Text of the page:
The Practice Of Yoga And Your Health
Yoga is the ancient practice of combining simple yet complex posturing and exercise patterns. The goal of yoga in its natural form is to connect the body and mind to reach both physical and spiritual consciousness.
Originating in India thousands of years ago, it was only introduced into the western world in the 19th century. This has led to modifications being introduced to the original yoga forms and some of the supposed benefits scrutinised, mostly in the media and popular culture. Scientists in the medical world have also conducted several types of research to examine the purported effects of yoga on the health of practitioners.
While it has several different steps and elements in its natural form, yoga as practised in the western world mostly consist of physical postures or asanas, breathing techniques or pranayama and meditation or dhyana. These combinations are sometimes called hatha. Some of the most popular poses or postures around the world today include the following: the mountain, downward facing dog, plank, the triangle, tree, warrior 1 and 2, forward bend (seated), bridge pose, and child’s pose.
Benefits of Yoga
The position of Yoga as a tool to help cure or prevent disease conditions such as obesity, mental stress, postural problems, hypertension and diabetes has been reported for decades. Practitioners have maintained that yoga in itself is a great way to keep in shape mentally, physically and spiritually. However, most of the benefits so far are yet to be examined scientifically – to support or refute these claims. While yoga remains a means by which practitioners can attain spiritual consciousness, it has also been noted for its effects on the health of practitioners in some regard.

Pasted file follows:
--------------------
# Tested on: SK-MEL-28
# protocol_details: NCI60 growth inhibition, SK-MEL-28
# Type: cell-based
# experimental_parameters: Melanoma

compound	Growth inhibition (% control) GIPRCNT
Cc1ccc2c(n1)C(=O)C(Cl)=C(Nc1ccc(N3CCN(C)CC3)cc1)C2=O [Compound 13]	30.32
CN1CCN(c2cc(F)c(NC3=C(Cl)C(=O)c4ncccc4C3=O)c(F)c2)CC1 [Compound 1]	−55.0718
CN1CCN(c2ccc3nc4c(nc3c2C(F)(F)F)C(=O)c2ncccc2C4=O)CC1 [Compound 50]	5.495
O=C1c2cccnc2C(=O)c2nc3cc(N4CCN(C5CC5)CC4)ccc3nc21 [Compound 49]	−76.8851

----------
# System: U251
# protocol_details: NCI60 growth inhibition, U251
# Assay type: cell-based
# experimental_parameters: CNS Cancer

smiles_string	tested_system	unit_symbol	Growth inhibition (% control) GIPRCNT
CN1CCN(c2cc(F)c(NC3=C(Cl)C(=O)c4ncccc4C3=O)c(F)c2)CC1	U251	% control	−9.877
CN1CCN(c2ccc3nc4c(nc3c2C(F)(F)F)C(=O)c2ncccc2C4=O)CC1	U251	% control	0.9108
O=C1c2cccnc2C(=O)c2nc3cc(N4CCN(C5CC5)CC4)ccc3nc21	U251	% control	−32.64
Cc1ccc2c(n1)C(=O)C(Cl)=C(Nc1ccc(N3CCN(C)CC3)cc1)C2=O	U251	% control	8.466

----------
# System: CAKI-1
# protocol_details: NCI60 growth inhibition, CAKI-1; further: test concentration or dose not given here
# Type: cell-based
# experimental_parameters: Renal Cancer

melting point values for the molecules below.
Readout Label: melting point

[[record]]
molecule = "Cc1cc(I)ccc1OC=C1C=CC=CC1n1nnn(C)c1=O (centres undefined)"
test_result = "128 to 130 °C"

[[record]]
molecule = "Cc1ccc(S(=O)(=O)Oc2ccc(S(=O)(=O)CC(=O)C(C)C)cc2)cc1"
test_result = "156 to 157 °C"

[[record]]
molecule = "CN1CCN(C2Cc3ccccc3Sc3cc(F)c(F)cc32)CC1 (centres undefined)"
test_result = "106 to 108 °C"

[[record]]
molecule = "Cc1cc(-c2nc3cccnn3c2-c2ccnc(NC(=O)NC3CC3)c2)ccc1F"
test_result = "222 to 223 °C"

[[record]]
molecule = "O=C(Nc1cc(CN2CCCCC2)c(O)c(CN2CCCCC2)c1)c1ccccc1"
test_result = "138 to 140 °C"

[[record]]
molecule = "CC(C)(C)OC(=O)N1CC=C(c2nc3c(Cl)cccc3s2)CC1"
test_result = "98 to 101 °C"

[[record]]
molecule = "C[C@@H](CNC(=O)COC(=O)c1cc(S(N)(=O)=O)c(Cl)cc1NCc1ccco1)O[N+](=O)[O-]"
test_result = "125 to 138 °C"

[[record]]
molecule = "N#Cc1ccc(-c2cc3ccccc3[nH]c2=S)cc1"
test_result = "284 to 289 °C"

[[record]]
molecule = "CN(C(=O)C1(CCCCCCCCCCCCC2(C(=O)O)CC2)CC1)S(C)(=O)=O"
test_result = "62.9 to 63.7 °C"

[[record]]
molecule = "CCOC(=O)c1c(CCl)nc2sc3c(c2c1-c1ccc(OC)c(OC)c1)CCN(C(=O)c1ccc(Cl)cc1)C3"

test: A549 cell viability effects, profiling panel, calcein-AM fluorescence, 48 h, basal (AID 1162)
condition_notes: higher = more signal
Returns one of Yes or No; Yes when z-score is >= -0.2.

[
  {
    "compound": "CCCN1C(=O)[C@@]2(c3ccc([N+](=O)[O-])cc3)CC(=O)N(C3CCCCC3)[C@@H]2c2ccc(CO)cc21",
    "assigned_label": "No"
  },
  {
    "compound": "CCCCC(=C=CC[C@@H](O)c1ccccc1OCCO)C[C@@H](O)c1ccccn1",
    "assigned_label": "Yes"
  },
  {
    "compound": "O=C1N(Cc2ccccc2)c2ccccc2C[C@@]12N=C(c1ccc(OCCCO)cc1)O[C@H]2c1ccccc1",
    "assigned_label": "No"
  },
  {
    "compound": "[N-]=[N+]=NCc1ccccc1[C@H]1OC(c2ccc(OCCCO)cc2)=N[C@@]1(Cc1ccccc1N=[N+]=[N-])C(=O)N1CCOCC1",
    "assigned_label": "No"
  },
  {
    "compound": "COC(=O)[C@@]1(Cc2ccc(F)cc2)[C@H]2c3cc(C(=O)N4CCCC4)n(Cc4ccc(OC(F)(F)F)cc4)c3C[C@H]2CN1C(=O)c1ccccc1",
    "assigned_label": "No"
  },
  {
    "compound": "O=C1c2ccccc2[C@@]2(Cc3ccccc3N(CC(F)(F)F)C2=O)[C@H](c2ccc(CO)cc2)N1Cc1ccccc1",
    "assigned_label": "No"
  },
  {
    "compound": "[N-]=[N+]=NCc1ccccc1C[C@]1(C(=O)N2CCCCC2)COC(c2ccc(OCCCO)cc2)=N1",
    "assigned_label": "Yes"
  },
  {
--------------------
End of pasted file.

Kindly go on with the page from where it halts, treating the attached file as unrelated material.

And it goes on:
Yoga is touted as a preventive method for effectively curbing or halting the development of lifestyle diseases such as diabetes, hypertension, and cardiovascular disease. It is also thought to be effective when combined with other forms of treatment. Regular yoga practice for upwards of an hour daily continuously for three months is thought to help with both blood pressure control and blood sugar control.
Yoga may also be employed in the management of anxiety disorders or depressive disorders due to its notable effects on the body’s stress levels. It also helps increase one’s “feel-good factor” due to the nature of yoga as a group exercise, causing people to bond and make new friends. It is, however, advisable to be used in combination with established orthodox methods of treatment.
Regular yoga practice for upwards of an hour daily continuously for three months is also effective in achieving weight loss. This is due to the cumulative effect of physical exercise and mindful eating. It has also shown to be effective in enhancing overall fitness and physical health of practitioners. People who engage in yoga are able to exercise for longer and generally have the greater muscle strength and endurance than people who don’t. As obesity is a principal factor in the development of many diseases, being in a healthy shape is paramount for optimum health.
Yoga encourages mindfulness at yoga sessions and at other aspects of life, including eating habits. Research has shown that people who practised yoga not only pay more attention to what they eat and the periods at which they eat, they were also more satisfied with their body image.
Yoga may also be beneficial for people with sleeping disorders. The different physical postures and breathing patterns help reduce stress levels by lowering stress hormones. Meditation also helps clear one’s head, enabling you to get into sleep easier.
The breathing techniques employed in yoga (called pranayama) are thought to help with chronic respiratory diseases such as chronic obstructive pulmonary disease (a long-term disease affecting the lung) by reducing the frequency and severity of symptoms. Through the breathing exercises, it is thought to help improve respiration, relaxation and to develop the respiratory muscles.
People with back pain also report greater relief after practising yoga. The stretching exercises and postures undertaken are thought to improve flexibility and back functioning.
Finally, it is important to note that yoga must not be used as an adjunct to proper consultation with a doctor. If you have any symptoms of ill-health, please see your doctor. Most of the studies done to unravel the health benefits of yoga were carried out in a small number of participants and may be limited in application.